Charlie Kaufman is one of America’s preeminent writers of existentialism and nearly all other forms of humanity. Anomalisa is another example of Kaufman’s look into the droll life of a man, but with his usual quirks and outlooks on love and infidelity added in. With this film being served to the audiences in Kaufman’s first use of animation, there is sure to be some worry among his fans on whether his style can be translated in a different visual medium. It’s safe to say that being lost in this droll, ugly world has never looked so beautiful. Continue reading
Greek cinema has started a small, but powerful movement in film satire. As I mentioned in my review for The Lobster, Yorgos Lanthimos, and Chevalier director, Athina Rachel Tsangari, came into the arthouse scene by storm with the Oscar nominated Dogtooth, and Tsangari’s equally transgressive debut, Attenberg. Tsangari proved to be as big a talent as Lanthimos with her tale of sexuality and grief, ultimately gaining attention at the Venice Film Festival with a nomination for the Golden Lion. With Chevalier, Tsangari creates another story with sadness and reality, but doesn’t lose the humour that are found in the repertoire of the previous films in the Greek new wave, perhaps with even more laughs than before. Continue reading
Jacques Audiard has created visceral, yet deep films that stay with you. He first came to worldwide attention with the intense A Prophet – an effective and heart-wrenching film about the underworld of prison and it’s corruption on humanity. What was a stunning drama led to the melodramatic romance, Rust and Bone. While I didn’t find myself interested in a romance between a bare-knuckle boxer and a killer whale trainer, audiences ate it up and a large saving grace was the performances from Matthias Schoenaerts and Marion Cotillard. Now Audiard is back with his Palme D’or winning Dheepan – what might be his best film to date. Continue reading
I’m just gonna say it right here. I’m not well versed in either wuxia films or the filmography of Hou Hsiao-Hsien. Not that either set of films don’t interest me, but I’ve never really put in the time or effort. After The Assassin, I might understand why. I am all for pretentious movies (Upstream Color and Under the Skin are a couple of my favourite movies of the past couple years), but The Assassin focuses on a thin plot and even thinner characters in the hopes that you’ll be interested enough in the beauty of the filmmaking. And I was almost fooled too.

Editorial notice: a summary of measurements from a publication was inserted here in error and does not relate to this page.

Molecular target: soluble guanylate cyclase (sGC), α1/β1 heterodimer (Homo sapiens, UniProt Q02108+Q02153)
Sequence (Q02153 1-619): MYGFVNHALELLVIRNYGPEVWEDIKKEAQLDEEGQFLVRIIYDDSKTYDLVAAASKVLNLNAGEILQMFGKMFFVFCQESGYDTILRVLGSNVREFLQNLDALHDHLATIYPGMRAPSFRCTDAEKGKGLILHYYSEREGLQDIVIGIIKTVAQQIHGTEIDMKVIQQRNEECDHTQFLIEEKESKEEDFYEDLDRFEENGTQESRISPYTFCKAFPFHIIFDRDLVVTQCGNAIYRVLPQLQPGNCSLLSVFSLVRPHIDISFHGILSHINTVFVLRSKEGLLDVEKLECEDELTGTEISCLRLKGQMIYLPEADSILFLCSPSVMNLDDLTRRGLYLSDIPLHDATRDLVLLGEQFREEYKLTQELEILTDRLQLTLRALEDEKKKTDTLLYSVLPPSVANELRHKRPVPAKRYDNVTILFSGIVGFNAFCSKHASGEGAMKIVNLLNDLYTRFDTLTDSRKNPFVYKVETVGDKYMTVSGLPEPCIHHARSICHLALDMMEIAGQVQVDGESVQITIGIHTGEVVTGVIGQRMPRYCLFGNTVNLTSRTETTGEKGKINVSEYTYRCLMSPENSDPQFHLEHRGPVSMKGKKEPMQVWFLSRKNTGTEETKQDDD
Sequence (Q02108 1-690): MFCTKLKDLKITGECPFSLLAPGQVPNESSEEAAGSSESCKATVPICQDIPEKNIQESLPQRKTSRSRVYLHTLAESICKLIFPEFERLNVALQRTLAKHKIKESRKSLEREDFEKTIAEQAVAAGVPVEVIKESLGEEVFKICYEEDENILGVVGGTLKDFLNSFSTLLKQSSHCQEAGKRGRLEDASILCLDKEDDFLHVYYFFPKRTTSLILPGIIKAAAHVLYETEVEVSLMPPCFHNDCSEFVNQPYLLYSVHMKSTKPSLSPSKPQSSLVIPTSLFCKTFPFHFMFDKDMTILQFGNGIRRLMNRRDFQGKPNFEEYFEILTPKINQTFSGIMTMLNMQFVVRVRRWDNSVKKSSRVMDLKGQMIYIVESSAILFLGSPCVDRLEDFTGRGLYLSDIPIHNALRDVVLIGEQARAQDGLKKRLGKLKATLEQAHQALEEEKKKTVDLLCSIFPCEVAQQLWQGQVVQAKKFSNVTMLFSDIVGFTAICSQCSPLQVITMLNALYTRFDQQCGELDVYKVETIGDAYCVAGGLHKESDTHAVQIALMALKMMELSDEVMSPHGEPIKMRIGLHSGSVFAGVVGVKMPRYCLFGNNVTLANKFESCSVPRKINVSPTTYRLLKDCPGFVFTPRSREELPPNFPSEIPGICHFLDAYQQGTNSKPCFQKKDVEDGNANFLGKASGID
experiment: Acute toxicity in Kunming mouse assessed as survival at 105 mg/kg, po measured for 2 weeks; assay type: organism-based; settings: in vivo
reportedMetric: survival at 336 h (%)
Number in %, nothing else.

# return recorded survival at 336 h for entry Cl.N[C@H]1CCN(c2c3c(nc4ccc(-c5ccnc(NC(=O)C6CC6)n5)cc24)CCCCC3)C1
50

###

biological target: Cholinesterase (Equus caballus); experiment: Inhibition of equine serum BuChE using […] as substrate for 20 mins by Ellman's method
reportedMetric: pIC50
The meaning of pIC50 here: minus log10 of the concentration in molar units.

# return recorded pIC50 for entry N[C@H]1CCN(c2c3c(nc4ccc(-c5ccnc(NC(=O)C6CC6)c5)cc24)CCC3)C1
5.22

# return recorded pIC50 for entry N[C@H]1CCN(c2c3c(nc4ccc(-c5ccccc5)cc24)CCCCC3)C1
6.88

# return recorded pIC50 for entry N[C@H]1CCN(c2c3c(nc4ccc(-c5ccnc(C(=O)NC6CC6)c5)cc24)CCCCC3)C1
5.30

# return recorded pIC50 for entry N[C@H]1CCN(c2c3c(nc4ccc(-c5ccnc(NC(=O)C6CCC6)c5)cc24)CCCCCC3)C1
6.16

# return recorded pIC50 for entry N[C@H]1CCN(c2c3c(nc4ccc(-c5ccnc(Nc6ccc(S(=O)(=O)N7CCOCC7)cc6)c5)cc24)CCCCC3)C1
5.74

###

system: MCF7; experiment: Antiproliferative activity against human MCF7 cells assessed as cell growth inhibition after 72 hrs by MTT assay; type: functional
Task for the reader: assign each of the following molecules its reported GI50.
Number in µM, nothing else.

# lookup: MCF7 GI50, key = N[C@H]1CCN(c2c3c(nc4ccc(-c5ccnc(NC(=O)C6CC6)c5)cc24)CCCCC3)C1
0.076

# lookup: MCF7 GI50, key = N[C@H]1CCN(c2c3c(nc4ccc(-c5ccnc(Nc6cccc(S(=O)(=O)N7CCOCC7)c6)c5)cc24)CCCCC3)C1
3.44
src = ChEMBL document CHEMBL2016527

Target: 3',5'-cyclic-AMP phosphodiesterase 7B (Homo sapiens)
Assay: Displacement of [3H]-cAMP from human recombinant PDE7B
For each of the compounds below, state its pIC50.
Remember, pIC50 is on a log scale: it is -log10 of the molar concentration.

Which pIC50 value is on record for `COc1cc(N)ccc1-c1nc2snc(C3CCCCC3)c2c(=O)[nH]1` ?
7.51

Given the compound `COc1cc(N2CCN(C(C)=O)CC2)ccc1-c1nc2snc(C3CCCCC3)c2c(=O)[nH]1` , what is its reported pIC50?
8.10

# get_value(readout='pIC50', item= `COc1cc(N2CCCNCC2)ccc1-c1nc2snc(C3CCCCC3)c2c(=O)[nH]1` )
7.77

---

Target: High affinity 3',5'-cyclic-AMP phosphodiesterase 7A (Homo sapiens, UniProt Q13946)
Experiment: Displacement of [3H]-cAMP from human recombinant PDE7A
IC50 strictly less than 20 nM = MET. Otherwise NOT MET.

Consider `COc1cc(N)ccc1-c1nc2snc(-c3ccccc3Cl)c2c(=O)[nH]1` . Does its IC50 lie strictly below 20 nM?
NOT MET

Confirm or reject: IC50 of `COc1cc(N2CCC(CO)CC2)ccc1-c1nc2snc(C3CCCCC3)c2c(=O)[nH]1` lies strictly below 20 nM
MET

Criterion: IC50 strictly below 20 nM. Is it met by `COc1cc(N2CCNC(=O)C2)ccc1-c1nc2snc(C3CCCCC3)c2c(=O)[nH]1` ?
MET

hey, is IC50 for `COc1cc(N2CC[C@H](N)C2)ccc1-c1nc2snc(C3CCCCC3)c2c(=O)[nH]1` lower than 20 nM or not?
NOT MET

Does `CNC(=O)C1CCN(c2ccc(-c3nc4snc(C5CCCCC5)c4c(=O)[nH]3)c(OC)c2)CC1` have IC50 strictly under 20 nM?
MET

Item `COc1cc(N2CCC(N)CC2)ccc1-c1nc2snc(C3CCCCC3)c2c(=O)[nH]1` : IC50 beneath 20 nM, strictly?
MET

With Dogtooth, Yorgos Lanthimos created a new wave of filmmaking that is still rarely seen from anywhere outside of Greek cinema. After an Oscar nomination for best foreign language film and another acclaimed film in the warped Alps, Lanthimos has crafted another dark comedy in his English language debut, The Lobster. Audiences familiar to his style will expect the deadpan sense of delivery and pitch-black humour from the director, but it is hard to understand and, in some cases, may be seen as impenetrable emotionally, but this strips The Lobster down to its essential message and tone. Anyone that is worried about the jump from Greek to English should be put at ease. Continue reading
Room may come across as a divisive film. Brie Larson is incredibly talented and her role here as Ma or Joy Newsom is another piece of evidence to support that. Jack, as played by Vancouver native Jacob Tremblay, is an engrossing character and he is played to an extraordinary standard by the young actor. In fact, all facets of acting are near perfect. But this movie seems to exist as an actors showcase and that’s it.
Have I witnessed the continuation of one of the world’s exciting new filmmakers? Joachim Trier’s directorial debut, Reprise, wasn’t exactly what I would call a stunner, but it received critical attention, as well as becoming Norway’s official foreign language entry to the Academy Awards. It wasn’t until Oslo, August 31st that I saw a filmmaker I wanted to keep an eye on. While a dour film, Oslo manages to be a devestatingly horrific portrait of drug addiction and the past. But you’d expect that from a film loosely based on The Fire Within. Continue reading